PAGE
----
Bob Glauber has been Newsday's national football columnist since 1992. He was Newsday's football writer covering the Jets Show More
Steve Spagnuolo uses any number of tools to coach his defense: game tape, X's and O's play sheets, practice drills, blocking sleds, tackling dummies.
And, of course, the "relentless meter."
The rudimentary device is affixed to the board at the front of Spagnuolo's meeting room, and the arrow is adjusted on a daily basis. Practices. Games. Everything. Sometimes he'll use it to define an individual player's effort, or his defense as a whole. The higher the relentless meter reading, the better.StoryCruz still recovering slowly from calf strainStoryCollinsworth recalls announcing faux pas
"That's kind of our thing, so I can't give too much away about it," Spagnuolo said with a smile after Thursday's practice.
Just how the dial is adjusted and who decides where to put it remains a bit of a mystery. By design.
"We didn't want the coaches to be involved in it, we wanted an outside eye,'' Spagnuolo said, "so it's kind of a subjective thing of evaluation, but it's helpful."
So who adjusts it?
"I can't reveal that," he said. "It's adjusted based on the information and on the game."
It's just another of the simple gimmicks from Spagnuolo that have his players believing in him. Rehired by Tom Coughlin after a resoundingly successful run with the Giants in 2007-08, which included a Super Bowl championship, the guy they call "Spags" is working more of his magic in running a far different defense than the one he left behind.
The relentless meter is further proof of his immediate influence.
"It's basically a symbol to make sure guys are flying to the ball at all times," linebacker Mark Herzlich said.
"You want it when every single person is pushing as hard as they can through the entire play. Harping on that has made a difference."
The results are starting to pay off. After two losses to open the season, the defense has been at the heart of back-to-back wins over Washington and the Bills. There's still a ways to go, and there's no telling if the absence of pass rusher Jason Pierre-Paul ultimately will doom the defense's chances of becoming dominant, but at least it is giving this team a chance.
And it's why Spagnuolo needs to rely as much on relentless play as the guile used in his imaginative schemes.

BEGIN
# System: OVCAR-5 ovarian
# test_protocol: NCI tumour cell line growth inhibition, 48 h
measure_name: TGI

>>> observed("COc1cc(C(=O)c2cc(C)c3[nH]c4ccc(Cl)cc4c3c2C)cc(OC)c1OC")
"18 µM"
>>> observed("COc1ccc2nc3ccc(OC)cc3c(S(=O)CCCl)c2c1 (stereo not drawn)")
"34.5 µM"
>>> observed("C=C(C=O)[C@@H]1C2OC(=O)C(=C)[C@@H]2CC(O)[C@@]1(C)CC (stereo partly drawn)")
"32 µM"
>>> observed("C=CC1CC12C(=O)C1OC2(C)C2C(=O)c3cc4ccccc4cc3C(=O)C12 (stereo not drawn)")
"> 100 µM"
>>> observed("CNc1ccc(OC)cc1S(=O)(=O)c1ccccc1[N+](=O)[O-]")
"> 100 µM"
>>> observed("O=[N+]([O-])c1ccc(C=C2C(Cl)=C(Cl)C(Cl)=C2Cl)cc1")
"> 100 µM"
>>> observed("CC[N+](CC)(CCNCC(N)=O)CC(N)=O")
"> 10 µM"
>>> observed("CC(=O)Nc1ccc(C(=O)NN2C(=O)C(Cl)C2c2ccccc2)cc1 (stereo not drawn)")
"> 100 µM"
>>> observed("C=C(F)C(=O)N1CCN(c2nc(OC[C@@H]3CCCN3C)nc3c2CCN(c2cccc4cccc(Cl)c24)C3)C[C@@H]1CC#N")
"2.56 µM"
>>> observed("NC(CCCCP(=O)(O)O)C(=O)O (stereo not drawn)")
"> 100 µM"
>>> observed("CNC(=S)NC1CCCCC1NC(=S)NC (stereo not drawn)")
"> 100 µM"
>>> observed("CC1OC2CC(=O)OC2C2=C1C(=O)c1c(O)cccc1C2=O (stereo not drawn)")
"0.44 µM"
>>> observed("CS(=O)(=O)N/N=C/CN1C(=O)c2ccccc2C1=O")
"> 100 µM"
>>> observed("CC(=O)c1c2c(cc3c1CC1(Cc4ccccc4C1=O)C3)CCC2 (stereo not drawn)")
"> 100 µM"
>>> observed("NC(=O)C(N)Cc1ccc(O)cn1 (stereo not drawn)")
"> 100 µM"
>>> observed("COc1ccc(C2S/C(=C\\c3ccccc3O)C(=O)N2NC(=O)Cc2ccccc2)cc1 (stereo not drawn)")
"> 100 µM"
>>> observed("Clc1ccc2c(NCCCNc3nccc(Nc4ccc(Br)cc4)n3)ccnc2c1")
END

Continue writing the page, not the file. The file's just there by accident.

"That's what defensive football is all about, being relentless," Spagnuolo said. "To the players' credit, they've bought in. They've embraced it."
No one will ever mistake this Giants' defense with the great ones of the past. Not the defense once presided over by Michael Strahan, Osi Umenyiora and Justin Tuck. Or the one Lawrence Taylor, Carl Banks and Harry Carson used to dominate. Or the one from a bygone era that featured Sam Huff, Andy Robustelli and Jim Katcavage.
But if this year's unit, which is short on big names and sheer talent, continues to flourish on the merits of its grit and determination, its greatness will rest with the man who's supervising it.
Spagnuolo's schemes already are showing the kind of adaptability needed from a group with no stars and a limited pass rush. But it's also his unique ability to relate to his players and get them to buy into his system. Not just the X's and O's, but the attitude.
"I love his mentality, and we're starting to emulate it as a defense," said linebacker J.T. Thomas, who made a potentially game-saving tackle of Bills running back Karlos Williams on fourth down at the Giants' 1 in the fourth quarter on Sunday. "He's very aggressive. He makes things clear for you. More than anything, he's made things very flexible for us. "
Veteran safety Brandon Meriweather calls Spagnuolo "a rare student of the game who happens to be a coach." There will be no gaudy numbers created by Spagnuolo's defense, not without the star power he had in his previous incarnation with the Giants. But what the Giants lack in talent, they make up for with hustle.
And the arrow on the "relentless meter" always will let them know if the effort is good enough.
"If things aren't going exactly as they're supposed to, you can make up for a lot of mistakes just by being relentless," Spagnuolo said. "If we can keep doing that, we're halfway there."